Secondly, the concept of self-care is useful. It helps to see how people throughout history have actively worked on themselves to constitute their subjectivity, gained in interaction with the influences of the products they used. An ethics that likes to preserve a clear separation between humans and technology often finds itself watching helplessly how all kinds of technologies do get integrated in people’s existence. Exactly those processes of technology accommodation can be studied very well from the perspective of an ethics of care of the self. What are the considerations and processes at play when people integrate partly dubious technologies into their lives? How do people get ‘used’? How do they manage to adjust technologies to their own ends, so that they become embedded in their lives in a meaningful way?

The care of the self as an approach in ethics thus offers an alternative perspective for the ethical analysis of the social effects of technology. Instead of guarding an assumed frontier between where technology still respects human freedom and where it becomes intrusive, ethics takes on research into the specific forms of interaction and fusion that technologies allow for. Such an analysis combines an exploration of the effects of technical mediation with research into the user’s activities of coping with these effects in their lives. This approach in ethics is about the transformation of one’s existence by the engagement with (new) technologies.

Technical Mediation Is All Around/Not All There Is

So, taking all the strands that I developed together, can we understand the confusion and contestation directed at Latour and Verbeek from the side of moral and critical philosophy? In everyday language, this may be, simply, because their approaches centered around the notion of technical mediation make the impression of being all too optimistic and uncritical about technological developments. On a deeper level this has to do with how the relation between the influences of technology and ethics is understood. Their approaches in the end equate technical mediation with ethics. Technical mediation is all around, mediates our behavior and even our moral outlook. While this is altogether true, one still expects ethics also at the same time to be “about” the impact of technology. In my interpretation and use of Foucault, the ethics of technology means an ongoing “problematization”, or a “critical ontology” of our technically mediated existence. The aim is finding, or forcing, openings to possible transformations of our way of being.

Latour’s analysis of the delegation of action to things is on the one hand a great tool for problematization. It does help to raise awareness of one’s condition. But, on the other hand, this analysis equates the influences of technology with ethics. For, that is of course the literal meaning of the delegation probe: the laws of morality are replaced by the prescriptions of technologies. The same is true for Verbeek, who follows Latour’s idea of delegation, and tries to elaborate the probe into a theory of mediation.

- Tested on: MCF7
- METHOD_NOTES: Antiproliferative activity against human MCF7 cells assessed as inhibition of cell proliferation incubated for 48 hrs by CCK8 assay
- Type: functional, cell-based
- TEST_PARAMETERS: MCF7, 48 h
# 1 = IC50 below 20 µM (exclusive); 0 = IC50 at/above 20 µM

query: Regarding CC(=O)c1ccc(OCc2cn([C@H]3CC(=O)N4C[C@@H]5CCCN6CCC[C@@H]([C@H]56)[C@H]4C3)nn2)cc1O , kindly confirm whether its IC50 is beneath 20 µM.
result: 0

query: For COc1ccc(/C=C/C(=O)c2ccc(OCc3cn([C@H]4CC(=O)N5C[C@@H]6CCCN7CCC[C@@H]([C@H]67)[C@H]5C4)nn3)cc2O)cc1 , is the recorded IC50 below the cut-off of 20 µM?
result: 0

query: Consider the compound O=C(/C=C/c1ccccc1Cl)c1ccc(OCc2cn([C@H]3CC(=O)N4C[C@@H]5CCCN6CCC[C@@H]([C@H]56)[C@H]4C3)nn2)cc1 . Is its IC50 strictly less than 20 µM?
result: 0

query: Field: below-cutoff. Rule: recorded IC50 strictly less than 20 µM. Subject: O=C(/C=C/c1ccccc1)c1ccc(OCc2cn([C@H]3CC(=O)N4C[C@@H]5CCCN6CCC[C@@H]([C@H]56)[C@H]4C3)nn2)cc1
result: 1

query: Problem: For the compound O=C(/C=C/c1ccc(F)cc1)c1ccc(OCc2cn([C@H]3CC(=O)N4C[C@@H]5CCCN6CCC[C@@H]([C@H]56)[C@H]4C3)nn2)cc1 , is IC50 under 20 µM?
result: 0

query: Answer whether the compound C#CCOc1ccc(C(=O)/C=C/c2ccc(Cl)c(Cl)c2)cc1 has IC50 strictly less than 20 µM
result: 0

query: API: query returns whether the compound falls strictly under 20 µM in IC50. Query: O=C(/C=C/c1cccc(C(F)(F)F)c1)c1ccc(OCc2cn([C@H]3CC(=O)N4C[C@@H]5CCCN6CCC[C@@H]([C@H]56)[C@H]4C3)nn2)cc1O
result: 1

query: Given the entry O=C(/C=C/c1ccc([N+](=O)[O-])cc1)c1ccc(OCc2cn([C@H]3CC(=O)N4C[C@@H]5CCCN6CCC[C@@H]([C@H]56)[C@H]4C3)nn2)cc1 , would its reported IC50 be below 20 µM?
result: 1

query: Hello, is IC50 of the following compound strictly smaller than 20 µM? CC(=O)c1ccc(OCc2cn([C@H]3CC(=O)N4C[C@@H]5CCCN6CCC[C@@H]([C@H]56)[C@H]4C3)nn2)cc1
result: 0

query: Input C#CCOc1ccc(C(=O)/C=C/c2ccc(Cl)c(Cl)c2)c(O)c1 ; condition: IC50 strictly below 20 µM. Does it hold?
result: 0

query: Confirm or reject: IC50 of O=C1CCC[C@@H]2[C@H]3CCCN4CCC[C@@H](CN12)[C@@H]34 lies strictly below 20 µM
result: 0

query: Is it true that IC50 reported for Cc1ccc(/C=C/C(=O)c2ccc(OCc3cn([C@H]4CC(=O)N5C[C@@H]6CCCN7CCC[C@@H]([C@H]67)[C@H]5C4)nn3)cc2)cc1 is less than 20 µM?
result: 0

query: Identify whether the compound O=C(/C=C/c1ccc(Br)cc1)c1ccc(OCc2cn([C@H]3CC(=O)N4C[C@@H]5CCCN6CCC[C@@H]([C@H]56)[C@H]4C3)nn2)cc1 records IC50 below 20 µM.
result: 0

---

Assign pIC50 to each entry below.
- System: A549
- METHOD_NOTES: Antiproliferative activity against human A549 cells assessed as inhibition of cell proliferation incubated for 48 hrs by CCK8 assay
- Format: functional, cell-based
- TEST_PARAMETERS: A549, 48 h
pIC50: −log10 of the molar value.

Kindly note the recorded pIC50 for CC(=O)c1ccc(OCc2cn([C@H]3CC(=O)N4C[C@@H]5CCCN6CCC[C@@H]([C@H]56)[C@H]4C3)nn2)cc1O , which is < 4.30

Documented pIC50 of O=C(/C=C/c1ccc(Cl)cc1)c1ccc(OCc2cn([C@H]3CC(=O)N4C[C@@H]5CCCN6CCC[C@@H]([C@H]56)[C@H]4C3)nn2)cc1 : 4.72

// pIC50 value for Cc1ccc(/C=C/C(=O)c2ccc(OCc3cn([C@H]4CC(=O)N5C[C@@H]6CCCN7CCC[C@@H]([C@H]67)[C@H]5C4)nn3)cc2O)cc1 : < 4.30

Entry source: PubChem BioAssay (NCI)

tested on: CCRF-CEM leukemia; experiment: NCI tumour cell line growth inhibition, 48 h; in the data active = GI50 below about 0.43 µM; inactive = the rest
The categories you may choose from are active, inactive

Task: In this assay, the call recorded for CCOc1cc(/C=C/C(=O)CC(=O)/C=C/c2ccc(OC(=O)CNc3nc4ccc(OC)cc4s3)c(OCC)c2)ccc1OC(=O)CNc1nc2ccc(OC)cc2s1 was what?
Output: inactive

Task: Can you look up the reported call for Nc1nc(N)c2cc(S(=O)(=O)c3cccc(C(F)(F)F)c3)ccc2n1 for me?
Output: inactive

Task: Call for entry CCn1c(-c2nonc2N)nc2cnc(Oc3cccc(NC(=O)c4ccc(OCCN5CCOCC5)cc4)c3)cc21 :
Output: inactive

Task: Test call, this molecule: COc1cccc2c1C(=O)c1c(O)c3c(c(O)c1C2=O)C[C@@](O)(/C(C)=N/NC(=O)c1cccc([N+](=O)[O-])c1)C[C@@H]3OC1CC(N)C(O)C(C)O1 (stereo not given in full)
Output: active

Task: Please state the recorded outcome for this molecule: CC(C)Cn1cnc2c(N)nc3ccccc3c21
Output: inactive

While it is true that Verbeek has adopted Foucault’s art of living to reconcile technical mediation and ethics along the same line as I, there are essential differences. Verbeek does not see technical mediation and the hybridization of our existence as the material for problematization, as I propose, but as literally the replacement for the moral law. His use of Foucault comes down to a repetition of Latour’s delegation. In Verbeek’s way of thinking, technical mediation is the answer instead of the problem (the issue, the material worth problematizing). And this would imply (strangely and unintendedly I think) that in our times of technical mediation when ethics entails no longer respect for the moral law, the new ethics would be subjection to the rule of technology.

In the meantime, it appears that for Latour the delegation of morality to things was merely a provisory attempt to redefine ethics. For, in his latest book, the extensive and remarkable An inquiry into modes of existence, morality is discussed as the “experience of scruples” (Latour 2013, 443). And this experience is about questioning the conditions of one’s existence: things as they are now, could they be different, can they be changed? For Latour, like for Foucault, it turns out, ethics is ultimately about problematizing the conditions of one’s existence aimed at overcoming. Could it be that Verbeek, in adopting the delegation of morality to things, has been an all-too hasty and loyal follower of the earlier Latour?

Ethics of technology has to be about technical mediation, but this should not mean a leap into subjecting ourselves to the effects of technical mediation. It is also a gesture of reflection on our technically mediated self, aimed at possible transformation. In short: while it is true that technical mediation is all around, technical mediation is not all there is.